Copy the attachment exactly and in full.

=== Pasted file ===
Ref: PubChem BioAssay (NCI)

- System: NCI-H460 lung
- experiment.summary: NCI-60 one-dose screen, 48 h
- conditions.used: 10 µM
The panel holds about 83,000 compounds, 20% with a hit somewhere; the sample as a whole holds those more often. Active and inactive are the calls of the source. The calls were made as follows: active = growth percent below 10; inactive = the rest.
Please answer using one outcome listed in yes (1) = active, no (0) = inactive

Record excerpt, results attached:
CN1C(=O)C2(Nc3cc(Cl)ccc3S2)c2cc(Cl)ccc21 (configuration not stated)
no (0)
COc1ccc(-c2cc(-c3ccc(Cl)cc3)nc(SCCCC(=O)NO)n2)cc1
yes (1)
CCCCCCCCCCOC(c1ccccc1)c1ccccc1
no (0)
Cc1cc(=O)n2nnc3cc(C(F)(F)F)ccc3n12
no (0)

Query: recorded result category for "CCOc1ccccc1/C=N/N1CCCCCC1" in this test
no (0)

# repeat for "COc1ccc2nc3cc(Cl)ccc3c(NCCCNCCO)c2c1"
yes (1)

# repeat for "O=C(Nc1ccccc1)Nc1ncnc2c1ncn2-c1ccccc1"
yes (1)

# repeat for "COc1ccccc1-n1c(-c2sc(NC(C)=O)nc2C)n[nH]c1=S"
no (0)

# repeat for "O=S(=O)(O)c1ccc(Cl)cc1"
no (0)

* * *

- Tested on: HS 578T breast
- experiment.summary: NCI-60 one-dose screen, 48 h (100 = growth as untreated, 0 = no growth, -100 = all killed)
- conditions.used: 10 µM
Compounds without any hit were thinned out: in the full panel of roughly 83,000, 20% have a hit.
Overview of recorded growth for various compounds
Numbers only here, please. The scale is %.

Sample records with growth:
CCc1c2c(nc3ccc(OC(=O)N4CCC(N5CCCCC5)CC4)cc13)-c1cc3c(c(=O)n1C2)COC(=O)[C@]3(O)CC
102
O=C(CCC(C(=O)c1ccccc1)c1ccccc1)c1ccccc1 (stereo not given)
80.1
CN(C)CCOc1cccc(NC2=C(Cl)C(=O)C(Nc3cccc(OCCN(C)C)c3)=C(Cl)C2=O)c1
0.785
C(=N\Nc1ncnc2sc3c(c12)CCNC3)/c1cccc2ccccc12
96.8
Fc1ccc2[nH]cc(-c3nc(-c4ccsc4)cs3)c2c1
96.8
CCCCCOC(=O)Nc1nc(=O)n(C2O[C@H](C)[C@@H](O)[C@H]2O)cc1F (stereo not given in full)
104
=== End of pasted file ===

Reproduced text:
Ref: PubChem BioAssay (NCI)

- System: NCI-H460 lung
- experiment.summary: NCI-60 one-dose screen, 48 h
- conditions.used: 10 µM
The panel holds about 83,000 compounds, 20% with a hit somewhere; the sample as a whole holds those more often. Active and inactive are the calls of the source. The calls were made as follows: active = growth percent below 10; inactive = the rest.
Please answer using one outcome listed in yes (1) = active, no (0) = inactive

Record excerpt, results attached:
CN1C(=O)C2(Nc3cc(Cl)ccc3S2)c2cc(Cl)ccc21 (configuration not stated)
no (0)
COc1ccc(-c2cc(-c3ccc(Cl)cc3)nc(SCCCC(=O)NO)n2)cc1
yes (1)
CCCCCCCCCCOC(c1ccccc1)c1ccccc1
no (0)
Cc1cc(=O)n2nnc3cc(C(F)(F)F)ccc3n12
no (0)

Query: recorded result category for "CCOc1ccccc1/C=N/N1CCCCCC1" in this test
no (0)

# repeat for "COc1ccc2nc3cc(Cl)ccc3c(NCCCNCCO)c2c1"
yes (1)

# repeat for "O=C(Nc1ccccc1)Nc1ncnc2c1ncn2-c1ccccc1"
yes (1)

# repeat for "COc1ccccc1-n1c(-c2sc(NC(C)=O)nc2C)n[nH]c1=S"
no (0)

# repeat for "O=S(=O)(O)c1ccc(Cl)cc1"
no (0)

* * *

- Tested on: HS 578T breast
- experiment.summary: NCI-60 one-dose screen, 48 h (100 = growth as untreated, 0 = no growth, -100 = all killed)
- conditions.used: 10 µM
Compounds without any hit were thinned out: in the full panel of roughly 83,000, 20% have a hit.
Overview of recorded growth for various compounds
Numbers only here, please. The scale is %.

Sample records with growth:
CCc1c2c(nc3ccc(OC(=O)N4CCC(N5CCCCC5)CC4)cc13)-c1cc3c(c(=O)n1C2)COC(=O)[C@]3(O)CC
102
O=C(CCC(C(=O)c1ccccc1)c1ccccc1)c1ccccc1 (stereo not given)
80.1
CN(C)CCOc1cccc(NC2=C(Cl)C(=O)C(Nc3cccc(OCCN(C)C)c3)=C(Cl)C2=O)c1
0.785
C(=N\Nc1ncnc2sc3c(c12)CCNC3)/c1cccc2ccccc12
96.8
Fc1ccc2[nH]cc(-c3nc(-c4ccsc4)cs3)c2c1
96.8
CCCCCOC(=O)Nc1nc(=O)n(C2O[C@H](C)[C@@H](O)[C@H]2O)cc1F (stereo not given in full)
104